Men, Women & Children
A potentially interesting premise is handled so badly that what might have been a provocative drama quickly and irrevocably devolves into the technological equivalent of…
"Benji: Off the Leash" is not one of the great dog movies, but it's a good one, abandoning wall-to-wall cuteness for a drama about a homeless puppy. And it sends a valuable message: Mongrels are just as lovable as pure breeds, or maybe in the case of Benji and Shaggy, the stars of this film, more so.
The movie resembles "Shiloh" in its story about a young boy who loves a dog and tries to protect it from the cruelty of an adult. Nick Whitaker stars as Colby, a 14-year-old whose stepfather Hatchett (Chris Kendrick) breeds dogs in crowded kennels in the backyard. When one of his prize breeders gives birth to a white mongrel, he finds the dog useless and plans to put it to death. Colby steals it, names it Puppy, and successfully protects it for months, hiding it in a playhouse so interestingly designed he will no doubt grow up to become an architect. The playhouse is shared by a parrot named Merlin, who proves the point that parrots are not nearly as funny as they think they are.
The plot is not entirely about Colby and his mean stepfather, however. Its real co-stars are Benji and a dog named Shaggy, who was discovered in a Chicago animal shelter. Shaggy plays Lizard Tongue, a dog of the streets, who knows the ropes and provides invaluable help to Puppy in a world populated not only by cruel breeders but, inevitably, by dogcatchers.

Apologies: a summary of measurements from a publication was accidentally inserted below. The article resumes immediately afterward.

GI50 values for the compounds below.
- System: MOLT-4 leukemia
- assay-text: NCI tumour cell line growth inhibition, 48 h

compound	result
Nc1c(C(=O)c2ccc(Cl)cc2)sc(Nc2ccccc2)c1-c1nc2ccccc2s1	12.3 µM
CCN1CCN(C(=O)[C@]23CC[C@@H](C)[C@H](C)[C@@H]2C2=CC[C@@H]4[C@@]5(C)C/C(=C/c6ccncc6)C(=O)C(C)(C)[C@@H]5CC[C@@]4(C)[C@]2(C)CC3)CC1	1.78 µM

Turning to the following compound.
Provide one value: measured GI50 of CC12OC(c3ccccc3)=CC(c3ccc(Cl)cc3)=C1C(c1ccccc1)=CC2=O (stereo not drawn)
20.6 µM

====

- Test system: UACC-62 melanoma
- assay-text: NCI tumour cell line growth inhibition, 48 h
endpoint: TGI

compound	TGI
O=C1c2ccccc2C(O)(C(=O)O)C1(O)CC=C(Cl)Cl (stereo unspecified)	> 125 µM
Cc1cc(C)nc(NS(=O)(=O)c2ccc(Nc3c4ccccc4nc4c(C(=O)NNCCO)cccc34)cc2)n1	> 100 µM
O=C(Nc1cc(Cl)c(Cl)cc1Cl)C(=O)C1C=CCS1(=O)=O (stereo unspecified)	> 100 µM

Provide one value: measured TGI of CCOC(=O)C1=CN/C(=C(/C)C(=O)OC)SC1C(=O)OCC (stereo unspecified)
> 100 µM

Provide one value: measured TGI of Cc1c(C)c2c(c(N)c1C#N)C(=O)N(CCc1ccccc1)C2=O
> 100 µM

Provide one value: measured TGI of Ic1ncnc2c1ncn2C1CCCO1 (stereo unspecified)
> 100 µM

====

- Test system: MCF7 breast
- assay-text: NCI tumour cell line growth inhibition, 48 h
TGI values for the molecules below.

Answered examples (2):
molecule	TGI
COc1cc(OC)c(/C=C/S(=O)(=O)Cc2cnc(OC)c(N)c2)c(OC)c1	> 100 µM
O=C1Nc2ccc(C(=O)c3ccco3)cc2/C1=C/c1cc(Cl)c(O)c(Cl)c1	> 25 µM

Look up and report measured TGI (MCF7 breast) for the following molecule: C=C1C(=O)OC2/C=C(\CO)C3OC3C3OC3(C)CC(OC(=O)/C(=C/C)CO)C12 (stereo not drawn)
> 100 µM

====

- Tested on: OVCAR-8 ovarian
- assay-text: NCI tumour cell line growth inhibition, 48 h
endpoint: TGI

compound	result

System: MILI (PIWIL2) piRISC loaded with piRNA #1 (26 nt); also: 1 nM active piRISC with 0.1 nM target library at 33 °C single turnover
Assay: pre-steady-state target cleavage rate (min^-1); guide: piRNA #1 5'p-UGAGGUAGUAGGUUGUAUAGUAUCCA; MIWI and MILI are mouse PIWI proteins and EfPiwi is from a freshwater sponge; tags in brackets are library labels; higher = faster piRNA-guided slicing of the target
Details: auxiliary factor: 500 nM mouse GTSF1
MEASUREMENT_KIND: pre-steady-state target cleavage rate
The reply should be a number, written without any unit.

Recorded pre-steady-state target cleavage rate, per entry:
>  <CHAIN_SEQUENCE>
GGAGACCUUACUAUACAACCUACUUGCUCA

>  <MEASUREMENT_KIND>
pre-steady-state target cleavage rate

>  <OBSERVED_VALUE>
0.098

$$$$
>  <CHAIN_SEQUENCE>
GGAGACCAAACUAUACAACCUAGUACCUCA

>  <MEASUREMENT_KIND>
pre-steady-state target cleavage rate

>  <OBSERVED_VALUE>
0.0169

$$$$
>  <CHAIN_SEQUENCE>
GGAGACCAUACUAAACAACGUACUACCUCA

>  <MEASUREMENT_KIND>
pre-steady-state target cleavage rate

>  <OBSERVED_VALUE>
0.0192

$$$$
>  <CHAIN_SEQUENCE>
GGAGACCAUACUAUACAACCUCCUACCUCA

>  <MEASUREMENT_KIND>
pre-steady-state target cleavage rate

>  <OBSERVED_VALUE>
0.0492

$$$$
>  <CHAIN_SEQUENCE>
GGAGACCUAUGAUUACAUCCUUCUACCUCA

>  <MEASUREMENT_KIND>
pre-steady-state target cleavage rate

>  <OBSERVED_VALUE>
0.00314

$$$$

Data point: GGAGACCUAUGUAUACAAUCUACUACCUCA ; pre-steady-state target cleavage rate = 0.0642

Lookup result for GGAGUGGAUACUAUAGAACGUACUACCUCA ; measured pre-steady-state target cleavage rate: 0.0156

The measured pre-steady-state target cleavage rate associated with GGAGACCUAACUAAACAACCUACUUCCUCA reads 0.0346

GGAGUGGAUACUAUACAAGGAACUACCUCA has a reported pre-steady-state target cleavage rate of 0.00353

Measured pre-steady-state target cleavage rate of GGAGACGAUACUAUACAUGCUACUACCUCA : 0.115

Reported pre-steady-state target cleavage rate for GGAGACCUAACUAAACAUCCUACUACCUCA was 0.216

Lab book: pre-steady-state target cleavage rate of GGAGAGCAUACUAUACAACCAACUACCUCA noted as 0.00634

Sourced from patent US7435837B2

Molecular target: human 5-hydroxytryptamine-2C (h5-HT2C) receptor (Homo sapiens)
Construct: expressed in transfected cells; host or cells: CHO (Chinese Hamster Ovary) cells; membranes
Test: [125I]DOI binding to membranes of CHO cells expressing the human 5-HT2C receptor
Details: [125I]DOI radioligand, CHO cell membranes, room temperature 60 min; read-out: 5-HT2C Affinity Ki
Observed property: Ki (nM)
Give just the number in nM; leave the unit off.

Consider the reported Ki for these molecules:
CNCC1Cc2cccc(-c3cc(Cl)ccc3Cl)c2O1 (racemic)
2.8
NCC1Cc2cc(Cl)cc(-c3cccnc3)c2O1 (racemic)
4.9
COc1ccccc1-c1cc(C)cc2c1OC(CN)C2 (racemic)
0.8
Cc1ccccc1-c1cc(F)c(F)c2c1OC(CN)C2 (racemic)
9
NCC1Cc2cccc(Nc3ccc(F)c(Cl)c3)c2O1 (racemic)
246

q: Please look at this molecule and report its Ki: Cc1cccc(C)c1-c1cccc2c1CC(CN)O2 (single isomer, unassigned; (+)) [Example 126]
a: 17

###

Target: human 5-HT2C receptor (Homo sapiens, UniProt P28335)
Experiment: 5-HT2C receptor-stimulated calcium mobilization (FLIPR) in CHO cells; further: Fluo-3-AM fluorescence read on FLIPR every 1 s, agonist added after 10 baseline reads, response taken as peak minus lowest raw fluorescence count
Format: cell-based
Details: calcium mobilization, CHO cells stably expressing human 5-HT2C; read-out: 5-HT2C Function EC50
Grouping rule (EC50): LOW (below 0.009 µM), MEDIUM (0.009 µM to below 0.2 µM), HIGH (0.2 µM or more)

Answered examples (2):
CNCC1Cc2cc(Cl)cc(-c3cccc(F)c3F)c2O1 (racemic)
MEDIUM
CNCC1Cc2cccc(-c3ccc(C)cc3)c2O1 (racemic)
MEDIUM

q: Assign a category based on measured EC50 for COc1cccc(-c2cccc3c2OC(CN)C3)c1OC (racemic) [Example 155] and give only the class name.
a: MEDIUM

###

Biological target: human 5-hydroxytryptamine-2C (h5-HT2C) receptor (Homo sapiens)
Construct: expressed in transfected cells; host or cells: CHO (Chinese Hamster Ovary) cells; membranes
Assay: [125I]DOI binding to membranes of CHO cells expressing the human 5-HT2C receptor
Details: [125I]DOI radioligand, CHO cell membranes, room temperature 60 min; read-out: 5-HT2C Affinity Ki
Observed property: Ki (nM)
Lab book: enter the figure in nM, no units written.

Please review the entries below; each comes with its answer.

The movie's PG-rated bad guys are carefully modulated to be evil but not too evil. The animal control wardens, named Livingston and Sheldon (Randall Newsome and Duane Stephens) are comic relief: bumbling flatfoots who actually kinda like dogs. Like all goofy characters in movies like this, they exhibit a genius for finding and falling face-down in mud puddles.
As for Hatchett, he is stern, heartless and hateful, but never physically abuses Colby; his mom Claire, played by Christy Summerhays, makes sure of that. There's a scene between Colby and his mother where she tries to explain to her son why she has stayed in her marriage; it's heartfelt and sincere, and could be useful to children in the audience who are going through similar experiences.
Joe Camp, who has directed several Benjis in six movies and a TV series, is a master at getting his animals to seem as smart as Lassie (who, as Dave Barry has recently pointed out, was smarter and possibly more articulate than any of the humans in her family). He has a winning character actor in Shaggy, a playful roughhouse type, and the latest Benji, of course, is cuteness squared.
The movie opens and closes with quasi-documentary footage about Camp's search for a new dog to play Benji. You might be tempted to wonder if being cast as Benji is something Puppy would prefer to life with Shaggy and Colby, but a paradox is involved, since the new Benji has already been discovered and is playing Puppy in this movie.
The drama continues. There have been recent medical bulletins about Benji's need for eye surgery; the movie's Web site says Benji underwent retinal reattachment. Dr. Sam Vainisi of northwest suburban Wheeling, described as "the top veterinary ophthalmologist in the country," said the surgery was complicated because of inflammation from an earlier cataract operation and an allergic reaction to an antibiotic. One wishes Benji a complete and speedy recovery, and prays that Shaggy doesn't have to go into training as Benji's seeing-eye dog.
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